Vermont - Abolishment of the death penalty except for treason
Title 13, Chapter 75, § 3401



In 1864, Vermont became the first state to regulate the death penalty in towns and counties, allowing only state-permitted executions and setting a standard for other states, almost all of which followed Vermont's example. [2] By 1965, Vermont rarely used the death penalty and in that year the state legislature banned the death penalty except in cases where a warden, prison employee, or law enforcement officer was murdered while performing work duties. [1, 3] Vermont's legislature abolished the correctional officer exception in 1987. [3] Although the US Department of Justice currently categorizes Vermont as a non-death penalty state (and has since 1988), Vermont maintains the death penalty as punishment for treason and has three statutes governing death penalty procedure. [1, 4]



Title 13: Crimes and Criminal Procedure
  
Chapter 75: TREASON AND OTHER OFFENSES AGAINST THE GOVERNMENT

13 V.S.A. § 3401. Definition and punishment of treason


A person owing allegiance to this state, who levies war or conspires to levy war against the same, or adheres to the enemies thereof, giving them aid and comfort, within the state or elsewhere, shall be guilty of treason against this state and shall suffer the punishment of death.


Title 13: Crimes and Criminal Procedure

Chapter 221: JUDGMENT, SENTENCE, AND EXECUTION


13 V.S.A. § 7103. Place of execution

The sentence of death shall be carried into effect at a place designated by the commissioner of corrections. (Amended 1971, No. 199 (Adj. Sess.), § 11.)


13 V.S.A.  § 7105. Persons present at execution

There shall be present at the execution of the sentence of death, the commissioner of corrections or in case of his or her disability, the keeper, the person who is to perform the execution and his or her assistant, such persons as the commissioner shall designate, and two physicians approved by the commissioner. The physicians present shall be the legal witnesses of the execution. There may also be present the sheriff of the county in which the condemned was convicted or one of his or her deputies approved by him or her, such clergyman as the condemned may desire, and not more than three other persons to be selected by the commissioner. There shall be paid to the person actually performing the execution and to his or her assistant such sums for services and expenses as the commissioner shall approve. (Amended 1971, No. 199 (Adj. Sess.), § 13.)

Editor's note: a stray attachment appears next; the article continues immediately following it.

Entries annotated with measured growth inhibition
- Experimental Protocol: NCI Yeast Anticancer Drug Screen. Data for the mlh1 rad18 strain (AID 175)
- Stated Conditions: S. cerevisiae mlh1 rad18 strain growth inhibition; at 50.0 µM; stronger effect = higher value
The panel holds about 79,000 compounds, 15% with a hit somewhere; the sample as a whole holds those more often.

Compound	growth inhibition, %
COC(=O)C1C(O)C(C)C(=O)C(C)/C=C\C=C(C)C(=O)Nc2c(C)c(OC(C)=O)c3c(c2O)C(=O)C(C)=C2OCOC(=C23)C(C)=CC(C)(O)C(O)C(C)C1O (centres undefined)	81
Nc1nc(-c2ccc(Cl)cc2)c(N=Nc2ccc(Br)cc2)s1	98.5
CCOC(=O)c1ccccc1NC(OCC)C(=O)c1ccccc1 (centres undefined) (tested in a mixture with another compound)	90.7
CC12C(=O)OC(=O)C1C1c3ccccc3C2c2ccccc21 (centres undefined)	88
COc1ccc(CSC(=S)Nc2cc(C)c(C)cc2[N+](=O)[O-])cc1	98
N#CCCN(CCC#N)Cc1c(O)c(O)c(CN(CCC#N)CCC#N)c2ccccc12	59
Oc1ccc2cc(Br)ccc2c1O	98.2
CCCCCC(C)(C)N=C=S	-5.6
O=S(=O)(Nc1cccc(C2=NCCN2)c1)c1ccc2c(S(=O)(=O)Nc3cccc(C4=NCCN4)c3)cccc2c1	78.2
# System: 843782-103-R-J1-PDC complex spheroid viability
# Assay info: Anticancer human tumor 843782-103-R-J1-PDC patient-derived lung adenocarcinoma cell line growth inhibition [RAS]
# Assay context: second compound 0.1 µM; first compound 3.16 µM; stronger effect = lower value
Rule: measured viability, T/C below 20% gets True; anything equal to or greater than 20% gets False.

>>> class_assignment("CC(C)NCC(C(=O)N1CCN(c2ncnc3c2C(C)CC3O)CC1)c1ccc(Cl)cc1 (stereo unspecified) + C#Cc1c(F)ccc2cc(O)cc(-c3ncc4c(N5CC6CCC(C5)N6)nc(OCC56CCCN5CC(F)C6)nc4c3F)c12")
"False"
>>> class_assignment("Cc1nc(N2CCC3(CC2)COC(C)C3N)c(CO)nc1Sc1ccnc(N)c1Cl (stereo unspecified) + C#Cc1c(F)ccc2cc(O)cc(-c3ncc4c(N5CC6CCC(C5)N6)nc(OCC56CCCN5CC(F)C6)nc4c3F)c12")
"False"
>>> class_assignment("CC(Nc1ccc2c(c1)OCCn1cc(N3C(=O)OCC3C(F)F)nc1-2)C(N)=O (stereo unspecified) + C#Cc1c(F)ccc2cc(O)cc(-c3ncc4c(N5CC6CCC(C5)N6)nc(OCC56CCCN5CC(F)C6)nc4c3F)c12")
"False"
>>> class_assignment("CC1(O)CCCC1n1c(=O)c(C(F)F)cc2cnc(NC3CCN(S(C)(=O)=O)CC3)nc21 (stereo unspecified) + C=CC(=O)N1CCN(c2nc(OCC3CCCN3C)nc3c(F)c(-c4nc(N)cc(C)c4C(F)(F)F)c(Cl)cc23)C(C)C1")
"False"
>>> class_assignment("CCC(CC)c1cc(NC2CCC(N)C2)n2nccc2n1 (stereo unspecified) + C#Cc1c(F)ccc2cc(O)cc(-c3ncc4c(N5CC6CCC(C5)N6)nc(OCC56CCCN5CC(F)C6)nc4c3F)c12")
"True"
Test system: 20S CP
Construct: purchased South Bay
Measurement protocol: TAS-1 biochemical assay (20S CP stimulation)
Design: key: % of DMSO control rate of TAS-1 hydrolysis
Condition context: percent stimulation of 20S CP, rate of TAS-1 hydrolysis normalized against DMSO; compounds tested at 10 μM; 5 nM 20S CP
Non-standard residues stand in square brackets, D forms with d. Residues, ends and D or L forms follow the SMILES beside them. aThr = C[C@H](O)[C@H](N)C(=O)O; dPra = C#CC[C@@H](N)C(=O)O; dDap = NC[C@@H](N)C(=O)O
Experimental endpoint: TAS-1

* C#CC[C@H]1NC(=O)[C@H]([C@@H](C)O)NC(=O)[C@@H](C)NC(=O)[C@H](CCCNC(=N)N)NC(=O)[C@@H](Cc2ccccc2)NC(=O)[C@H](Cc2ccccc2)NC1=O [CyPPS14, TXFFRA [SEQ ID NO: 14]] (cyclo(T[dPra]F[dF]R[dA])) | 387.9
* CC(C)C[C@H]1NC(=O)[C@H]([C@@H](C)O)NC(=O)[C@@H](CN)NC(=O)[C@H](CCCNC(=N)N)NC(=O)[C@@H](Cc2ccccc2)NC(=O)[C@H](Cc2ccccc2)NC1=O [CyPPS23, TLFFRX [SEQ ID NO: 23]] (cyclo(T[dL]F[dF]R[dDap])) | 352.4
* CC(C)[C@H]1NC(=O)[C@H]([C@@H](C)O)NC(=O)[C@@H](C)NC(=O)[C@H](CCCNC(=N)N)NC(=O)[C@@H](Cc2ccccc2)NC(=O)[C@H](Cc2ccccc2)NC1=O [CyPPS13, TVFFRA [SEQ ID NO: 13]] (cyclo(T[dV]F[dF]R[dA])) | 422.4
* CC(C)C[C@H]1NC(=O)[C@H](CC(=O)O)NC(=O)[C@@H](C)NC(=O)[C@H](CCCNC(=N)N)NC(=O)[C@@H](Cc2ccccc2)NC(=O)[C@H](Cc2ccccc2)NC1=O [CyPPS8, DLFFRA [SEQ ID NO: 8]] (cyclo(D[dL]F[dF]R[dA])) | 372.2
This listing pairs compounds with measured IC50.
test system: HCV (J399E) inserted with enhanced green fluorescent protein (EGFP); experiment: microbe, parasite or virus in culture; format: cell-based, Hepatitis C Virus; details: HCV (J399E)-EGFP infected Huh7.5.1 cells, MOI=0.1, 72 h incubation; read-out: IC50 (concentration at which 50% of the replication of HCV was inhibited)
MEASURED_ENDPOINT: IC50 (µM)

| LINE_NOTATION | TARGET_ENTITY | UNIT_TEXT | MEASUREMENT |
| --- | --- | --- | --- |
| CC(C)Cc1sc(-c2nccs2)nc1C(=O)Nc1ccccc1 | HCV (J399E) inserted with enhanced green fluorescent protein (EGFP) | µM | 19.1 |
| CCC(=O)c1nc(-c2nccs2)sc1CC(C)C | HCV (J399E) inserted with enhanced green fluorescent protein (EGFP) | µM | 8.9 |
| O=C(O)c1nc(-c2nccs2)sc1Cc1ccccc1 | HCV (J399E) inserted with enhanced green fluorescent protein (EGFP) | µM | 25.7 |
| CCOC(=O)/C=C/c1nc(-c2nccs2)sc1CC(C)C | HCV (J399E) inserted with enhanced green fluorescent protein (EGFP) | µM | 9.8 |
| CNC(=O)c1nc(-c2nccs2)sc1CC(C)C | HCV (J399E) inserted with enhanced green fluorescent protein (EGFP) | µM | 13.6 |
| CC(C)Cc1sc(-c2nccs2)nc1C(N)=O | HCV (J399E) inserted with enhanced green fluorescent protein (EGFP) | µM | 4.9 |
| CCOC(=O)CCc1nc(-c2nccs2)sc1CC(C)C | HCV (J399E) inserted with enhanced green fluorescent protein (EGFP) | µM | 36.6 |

13 V.S.A. § 7106. Manner of execution   

The punishment of death shall be inflicted by causing to pass through the body of the convict a current of electricity of sufficient intensity to cause death, and the application of such.




Sources:

1. Department of Justice, "Capital Punishment Tables," www.bjs.doj (accessed Aug. 28, 2012)

2. William S. McFeely, "Trial and Error: Capital Punishment in U.S. History,” www.historymatters.gmu.edu (accessed Aug. 28, 2012)

3. Kathleen A. O'Shea, Women and the Death Penalty, 1900-1998, 1999

4. Vermont State Legislature, "Vermont Statutes," www.leg.state.vt.us (accessed Aug. 28, 2012)